New and I need a little help

I just bought a 2010 yz450f the bike has been set up with a enduro kit. I took it on a trail ride yesterday and it was misserable. at idle in 1st gear the bike was just to fast. I would constanly have to clutch it and must have killed it 10 times. The gearing has obviously been changed to be more street suitable than trail. I live in Tahuya WA and ride tight single track 90% of the time. I bought this bike with the intentions of having it be a 4 season bike as I have also purchased the Timbersled kit for it. I guess what I need help on is what shoud my front and rear sprocket be? I like to be able to go slow in first and realy lug it down. I have read alot about these tuners and sounds like I should get my hands on one but I can not afford that until next year. I am new and tried to search this bu had conflicting reports. I am not sure that it matters but the bike has a full FMF 4.1 on it. I also noticed it's super jumpy off idle but I realize I am not fixing that issue without a tuner, so I'll learn to live with that for now.

THanks Jason

If any of you are local to me you may know the bike it was a race bike for Leon Capps he recently turned it into a enduro. It was at Brother Powersports in Bremerton. I

Sorry I am such a bike moron I have been riding a clapped out XR400 for years, this high power bike stuff is all new to me.

oh I think the gearing now is 14 front 47 back. I did get a 13 front in a box with the bike I have yet to install.


Rather than start a whole new threard for me. If anyone has a comfy seat please share what it is, mine is like a rock and I sit down a lot I am 6 ft 250 lbs. What on the market has the most squish?

Also I have no idea how to set up suspention properly if somone could link me to a good place to learn that it would help. The guy that owned the bike was lighter than I so I know I need to change some things/

I think the gearing now is 14 front 47 back.

Stock is 13/48. No wonder you're stalling it.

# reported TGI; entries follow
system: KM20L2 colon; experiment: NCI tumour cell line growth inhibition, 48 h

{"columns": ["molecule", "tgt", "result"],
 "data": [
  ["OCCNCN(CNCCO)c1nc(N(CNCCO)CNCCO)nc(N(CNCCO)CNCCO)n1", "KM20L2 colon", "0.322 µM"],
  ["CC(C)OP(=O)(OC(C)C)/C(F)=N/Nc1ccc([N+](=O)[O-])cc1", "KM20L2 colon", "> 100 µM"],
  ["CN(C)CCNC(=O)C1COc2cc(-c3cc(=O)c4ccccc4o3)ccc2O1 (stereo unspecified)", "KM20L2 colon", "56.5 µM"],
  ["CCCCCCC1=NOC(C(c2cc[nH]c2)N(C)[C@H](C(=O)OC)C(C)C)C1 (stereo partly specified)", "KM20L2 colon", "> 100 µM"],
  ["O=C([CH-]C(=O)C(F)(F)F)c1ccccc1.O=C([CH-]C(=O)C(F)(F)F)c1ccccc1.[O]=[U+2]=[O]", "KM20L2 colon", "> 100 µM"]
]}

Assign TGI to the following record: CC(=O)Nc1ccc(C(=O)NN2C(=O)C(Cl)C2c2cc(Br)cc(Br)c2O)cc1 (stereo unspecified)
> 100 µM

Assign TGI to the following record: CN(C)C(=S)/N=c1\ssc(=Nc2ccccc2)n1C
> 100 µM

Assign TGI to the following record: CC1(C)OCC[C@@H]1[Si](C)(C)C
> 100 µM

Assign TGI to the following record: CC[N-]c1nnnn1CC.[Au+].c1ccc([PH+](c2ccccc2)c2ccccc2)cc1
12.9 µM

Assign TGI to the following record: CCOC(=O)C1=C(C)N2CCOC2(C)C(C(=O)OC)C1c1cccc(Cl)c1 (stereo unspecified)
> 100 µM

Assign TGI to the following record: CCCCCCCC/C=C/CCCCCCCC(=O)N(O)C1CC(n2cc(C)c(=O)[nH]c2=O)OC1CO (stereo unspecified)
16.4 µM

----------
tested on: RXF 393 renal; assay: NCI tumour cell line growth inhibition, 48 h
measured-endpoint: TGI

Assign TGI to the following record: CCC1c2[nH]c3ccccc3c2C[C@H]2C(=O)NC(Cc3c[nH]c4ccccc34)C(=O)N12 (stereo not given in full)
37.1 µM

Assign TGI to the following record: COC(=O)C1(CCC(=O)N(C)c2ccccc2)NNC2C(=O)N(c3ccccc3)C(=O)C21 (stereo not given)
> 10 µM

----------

So you think changing the front sprocket back to a 13 will make a big diffrence? I can't imagine one tooth on the back would be significant, but I have never messed with sprockets. I have to buy a 12 tooth for my timbersled setup as well.

one tooth at the front is equal to about 3 at the rear. Yes, it will make a big difference.

If you want tight woods gearing, you could go for 13/50 -but I imagine that would make it less well suited to the street.

Edited by cereal killer

Okay It will run well over 90 on the street topped out now. I have no need for that, I use the street legal part just to run loggin roads or access the trails more easily no plans on commuting on a MX bike ;) . I think I will try the 13 tonight and if it's not a what I need I'll go ahead and add the 50 rear as you suggested. Thanks alot!!

13 helped, gunna need to go to the 50 as well I think. I am used to the low end grunt of my old xr400 were when I would approach a slimy root on a hill I could just chug up to it snap throttle get back off and let rear tire chug over. I know this bike is not intended to be a slow technicle trail type bike but I intend to make it that way as much as possible as I am no racer and intend to just enjoy trail riding in the (off season) as it's main use will be as a timbersled.

Nice bike.

Get the 13/50 sprocket set and it'll be a lot better. Although, the gearbox ratios aren't going to be suited to trail riding like your old XR400. That's the price we pay for buying a MX bike for trail riding. I will eventually be attempting to swap a WR gearset into my YZ. As when that will happen, I've no idea.

The tuner is great, try to find a used one on ebay. I got mine for like $150. Took a few months to get it, but worth it.

For suspension, you NEED to get it sprung for your weight and probably revalved as well. For us guys that weigh more than average it is the biggest improvement you'll make to your bike.

edit: You may want to invest in the GYTR Off Road flywheel at some point too. That'll help some with the low RPM chugging you want.

Edited by WouldsAssassin

Another wee trick I did to my '11 450 was bring the idle up a bit. It will "push" a little coming into corners but you will adjust to it, reduces stalling a lot as well. I run 13/50 gearing.

Next mod I am considering is a G2 throttle to smooth the off closed throttle hit , then I may be able to load a more aggressive map and just give it a good twist when I need some real punch.

Was flipping through the WR450F section and found a link to this article from regarding mapping for the WR450. While not directly related to the YZ some of the mapping settings recommended for the WR may work for those of us that ride trails or off road. I don't know about you but I kinda feel a little like I'm taking stabs in the dark with the tuner. For me, getting a "base map" from another source and tweaking has worked pretty well so far.